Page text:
To be a Negro in this country and to be relatively conscious, is to be in a rage almost all the time. So that the first problem is how to control that rage so that it won't destroy you. - James Baldwin from "The Negro in American Culture", Cross Currents, XI (1961), p. 205
In his dramatic and provocative short piece Notes of a Native Son (1955) included in the ten essay volume of the same title, Baldwin connects a series of coincidental events, unifying them in a brilliantly conceived aesthetic design. Segmented in three parts, he reviews: an act of rage against a waitress in a restaurant; his father's death and his sister's birth; a race riot in Harlem, his father's burial and his 19th birthday.
In order really to hate white people one has to block so much out of the mind – and the heart – that this hatred becomes an exhaustive and self destructive pose.
Baldwin examined parallels between his younger, unenlightened self and his father's characteristic of garnering the enmity of many with his often unchecked fury. In late June of 1943, an experience of discrimination in a restaurant ignited Baldwin's already building rage, leading him to throw a water pitcher at a waitress. Suddenly frightened by what he had done, he fled the scene, later speculating: "I could not get over two facts, both equally difficult for the imagination to grasp, and one was that I could have been murdered. But the other was that I had been ready to commit murder. I saw nothing very clearly but I did see this: that my life, my real life was in danger, and not from anything other people might do but from the hatred I carried in my own heart."
I imagine that one of the reasons people cling to their hates so stubbornly is because they sense, once hate is gone, that they will be forced to deal with pain.
July 29th, 1943 : The coincidence of his sister's birth, the same day as the death of his father - a man who was, to Baldwin, "certainly the most bitter man I have ever met," whom he considered was poisoned by the intense loathing, fear and cruelty he carried in him (diagnosed with mental-illness and later tuberculosis) - symbolically shaped in Baldwin's mind the death of an old toxic bitterness and the forming of an untainted, new beginning, to forgive and accept..."life and death so close together, and love and hatred, and right and wrong...." Ironically, his father's simple words echoed with posthumous meaning, that "bitterness is folly."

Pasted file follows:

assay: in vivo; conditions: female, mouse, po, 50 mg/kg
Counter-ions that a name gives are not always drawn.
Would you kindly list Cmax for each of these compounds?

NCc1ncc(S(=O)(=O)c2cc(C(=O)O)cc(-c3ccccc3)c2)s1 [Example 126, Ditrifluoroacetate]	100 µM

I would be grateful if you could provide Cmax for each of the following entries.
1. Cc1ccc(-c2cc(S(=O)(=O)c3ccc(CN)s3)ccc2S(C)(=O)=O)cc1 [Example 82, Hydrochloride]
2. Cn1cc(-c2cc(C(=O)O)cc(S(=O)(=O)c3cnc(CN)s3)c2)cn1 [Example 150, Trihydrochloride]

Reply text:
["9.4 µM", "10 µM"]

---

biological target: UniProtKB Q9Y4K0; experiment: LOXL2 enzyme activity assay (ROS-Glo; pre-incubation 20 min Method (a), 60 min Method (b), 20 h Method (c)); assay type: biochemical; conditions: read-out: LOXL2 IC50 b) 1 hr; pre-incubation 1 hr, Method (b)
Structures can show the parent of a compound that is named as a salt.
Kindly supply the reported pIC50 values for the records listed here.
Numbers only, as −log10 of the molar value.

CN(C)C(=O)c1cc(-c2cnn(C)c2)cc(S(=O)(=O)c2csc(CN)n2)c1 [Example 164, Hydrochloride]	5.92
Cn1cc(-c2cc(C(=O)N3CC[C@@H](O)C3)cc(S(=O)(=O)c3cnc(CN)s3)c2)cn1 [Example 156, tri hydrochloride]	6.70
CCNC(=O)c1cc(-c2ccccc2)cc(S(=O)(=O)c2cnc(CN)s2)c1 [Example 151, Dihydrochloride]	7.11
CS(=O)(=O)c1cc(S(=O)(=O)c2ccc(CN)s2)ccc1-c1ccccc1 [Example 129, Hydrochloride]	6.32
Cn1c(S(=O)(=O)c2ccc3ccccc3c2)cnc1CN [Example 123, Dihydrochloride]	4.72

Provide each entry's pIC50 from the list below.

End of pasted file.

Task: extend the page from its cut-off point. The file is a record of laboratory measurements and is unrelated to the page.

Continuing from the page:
Harlem had needed something to smash. To smash something is the ghetto's chronic need.
August 3rd, 1943 : As if "God himself had devised [ it ] ", the day that marked his 19th birthday, the day his father was returned to the earth, a race riot roiled in Harlem. Ghetto members vented their anger, fought one other, destroyed and looted in "directionless, hopeless bitterness", leaving smashed glass and rubble as 'spoils' of injustice, anarchy, discontent and hatred. These events deeply affected Baldwin who upon reflection sought a change from ill-will to good, to let go the demons and darkness that threatened to consume him - the hatred, bitterness, rage, violence, disillusionment, the social problems perpetuated by "being Negro in America."
It was necessary to hold on to the things that mattered. The dead man mattered, the new life mattered; blackness and whiteness did not matter; to believe that they did was to acquiesce in one's own destruction. Hatred, which could destroy so much, never failed to destroy the man who hated and this was an immutable law.
As a writer, Baldwin depended greatly on his past experiences, grasping at every bittersweet drop. "I think that the past is all that makes the present coherent, and further that the past will remain horrible for exactly as long as we refuse to assess it honestly." Whether by coincidence or divine making, Baldwin's reflection on those fateful few days was spiritual, cleansing, revelatory, life-saving. From it germinated a new philosophy and idealism that lingered strongly and eternally, nourishing a poetic power and sustaining a literary genius for many years hence.